Two Poems by Carlie Hoffman





There are so many lunatics in this city and sometimes
I am one of them. Sometimes I still forget
to change my socks before going out to eat, 
into the evening wind, its sky of three bleak stars. 
I go out without washing my hair, away from my small
rented room and its one cracked wall
mosaicked in taped-on postcards from cities
much more elegant and clean
than I have ever been.
I am lying. I do not forget
nearly anything and so many lovers ago it was spring. 
I lived in a town in Jersey named
for its neatly cut grass. It’s true
I thought a lot about dying as I drove each morning
to buy gas station coffee. I have never told this
to anyone. Instead, after waitressing the dinner shift
wearing last night’s black socks
I would go to my favorite bar
and order beer. I would lie down drunk
in the grass looking up
at all those tiny bursts of bright dead light
and learn a different form for surrender.





Tonight winter lays its cold hand on your forehead, and the valley rinses white with snow. You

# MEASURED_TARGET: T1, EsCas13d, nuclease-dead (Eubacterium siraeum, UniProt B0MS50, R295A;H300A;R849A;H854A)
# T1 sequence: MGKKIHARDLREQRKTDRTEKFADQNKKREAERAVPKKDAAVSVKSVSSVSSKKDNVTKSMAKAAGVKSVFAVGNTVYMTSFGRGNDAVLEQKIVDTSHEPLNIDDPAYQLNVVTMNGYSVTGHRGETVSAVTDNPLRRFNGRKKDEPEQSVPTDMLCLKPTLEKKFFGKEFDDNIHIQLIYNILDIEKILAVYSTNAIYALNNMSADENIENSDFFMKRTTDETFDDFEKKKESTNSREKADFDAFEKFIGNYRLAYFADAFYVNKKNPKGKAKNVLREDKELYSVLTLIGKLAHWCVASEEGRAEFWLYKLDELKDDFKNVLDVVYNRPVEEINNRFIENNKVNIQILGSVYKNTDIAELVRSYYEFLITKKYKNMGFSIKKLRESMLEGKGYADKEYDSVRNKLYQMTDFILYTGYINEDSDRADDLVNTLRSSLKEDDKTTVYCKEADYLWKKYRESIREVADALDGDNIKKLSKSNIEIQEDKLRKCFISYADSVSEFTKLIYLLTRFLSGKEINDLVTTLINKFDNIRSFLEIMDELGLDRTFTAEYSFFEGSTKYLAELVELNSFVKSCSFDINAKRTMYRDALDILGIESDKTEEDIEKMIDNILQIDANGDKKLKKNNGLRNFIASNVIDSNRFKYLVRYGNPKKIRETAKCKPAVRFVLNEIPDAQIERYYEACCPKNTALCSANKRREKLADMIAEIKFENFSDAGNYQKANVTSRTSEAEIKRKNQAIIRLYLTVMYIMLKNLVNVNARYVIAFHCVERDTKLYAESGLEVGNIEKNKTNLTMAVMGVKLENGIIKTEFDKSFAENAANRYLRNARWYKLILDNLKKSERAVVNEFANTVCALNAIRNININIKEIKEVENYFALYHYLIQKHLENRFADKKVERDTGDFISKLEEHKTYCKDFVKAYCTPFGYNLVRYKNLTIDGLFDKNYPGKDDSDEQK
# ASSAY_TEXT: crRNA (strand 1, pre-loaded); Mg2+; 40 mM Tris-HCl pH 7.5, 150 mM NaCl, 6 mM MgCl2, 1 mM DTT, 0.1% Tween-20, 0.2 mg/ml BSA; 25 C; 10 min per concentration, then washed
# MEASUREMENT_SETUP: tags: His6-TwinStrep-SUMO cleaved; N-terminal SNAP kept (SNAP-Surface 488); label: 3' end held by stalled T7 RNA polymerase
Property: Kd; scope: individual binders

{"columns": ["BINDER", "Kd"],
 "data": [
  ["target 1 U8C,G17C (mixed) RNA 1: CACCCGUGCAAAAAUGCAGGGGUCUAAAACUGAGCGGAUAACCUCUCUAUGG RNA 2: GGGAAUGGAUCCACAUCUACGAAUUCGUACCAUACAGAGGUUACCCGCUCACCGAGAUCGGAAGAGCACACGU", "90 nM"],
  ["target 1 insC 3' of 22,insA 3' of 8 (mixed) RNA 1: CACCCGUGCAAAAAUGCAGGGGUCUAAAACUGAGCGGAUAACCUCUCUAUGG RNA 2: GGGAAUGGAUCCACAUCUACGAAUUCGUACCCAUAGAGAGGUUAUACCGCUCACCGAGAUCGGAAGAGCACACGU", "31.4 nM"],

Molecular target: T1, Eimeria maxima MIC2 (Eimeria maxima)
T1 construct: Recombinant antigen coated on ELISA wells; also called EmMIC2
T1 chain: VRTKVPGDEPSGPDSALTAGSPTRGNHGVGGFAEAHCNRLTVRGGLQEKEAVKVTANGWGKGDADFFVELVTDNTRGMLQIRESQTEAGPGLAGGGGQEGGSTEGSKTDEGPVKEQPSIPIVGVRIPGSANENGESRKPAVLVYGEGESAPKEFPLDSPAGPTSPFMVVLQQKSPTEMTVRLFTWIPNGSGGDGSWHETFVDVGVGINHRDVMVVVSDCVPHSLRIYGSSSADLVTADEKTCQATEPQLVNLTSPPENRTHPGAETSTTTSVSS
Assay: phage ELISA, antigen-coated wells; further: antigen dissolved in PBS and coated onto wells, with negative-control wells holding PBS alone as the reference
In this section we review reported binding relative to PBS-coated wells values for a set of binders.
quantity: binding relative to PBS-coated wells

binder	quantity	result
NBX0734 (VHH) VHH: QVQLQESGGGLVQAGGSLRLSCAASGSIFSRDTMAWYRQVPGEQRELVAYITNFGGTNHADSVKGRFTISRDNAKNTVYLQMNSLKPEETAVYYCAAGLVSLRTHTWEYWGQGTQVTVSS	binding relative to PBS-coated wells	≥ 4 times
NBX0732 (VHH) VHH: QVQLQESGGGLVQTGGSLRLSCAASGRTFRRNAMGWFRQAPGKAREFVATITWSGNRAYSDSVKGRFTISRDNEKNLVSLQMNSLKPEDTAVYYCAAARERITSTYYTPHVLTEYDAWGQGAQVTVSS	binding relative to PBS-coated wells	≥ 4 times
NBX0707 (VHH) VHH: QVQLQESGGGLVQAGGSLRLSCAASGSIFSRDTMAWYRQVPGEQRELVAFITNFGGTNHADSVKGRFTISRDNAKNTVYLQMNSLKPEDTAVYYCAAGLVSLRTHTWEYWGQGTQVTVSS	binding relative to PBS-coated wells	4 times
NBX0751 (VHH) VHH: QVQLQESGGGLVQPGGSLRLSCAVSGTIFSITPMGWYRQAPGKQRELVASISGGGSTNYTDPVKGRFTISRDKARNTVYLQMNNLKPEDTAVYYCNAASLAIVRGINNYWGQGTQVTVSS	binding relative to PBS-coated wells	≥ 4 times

swear, finally, you could sleep through April. You could sleep, if only the grackle at the window
stopped tapping her hard beak to glass. The slow sheet of her body brief, shining color against the
dark. What the pines once were before snowfall. It’s the smallest noises, you remember, that carry
deep loss. Like a key splashing into a pond. The grackle calls from the ledge, her song dim and
precise as a bell, and you begin to suck on an ending that makes most sense: You as a boy running
errands with your mother. Your red gloves. The silver bell above the butcher’s front door, the
butcher who loved your hair. Sometimes he’d give you sausage dangling from a thin, white string.
This kept you happy, you decide, kept you still, the boar staring down from the hook. At your
window the winter sky turns silver, turns away, and it occurs to you, now, in this moment, how you
never thought about its heart. You assumed, no— believed, the heart lives. That one day it will eat
its way out and sing.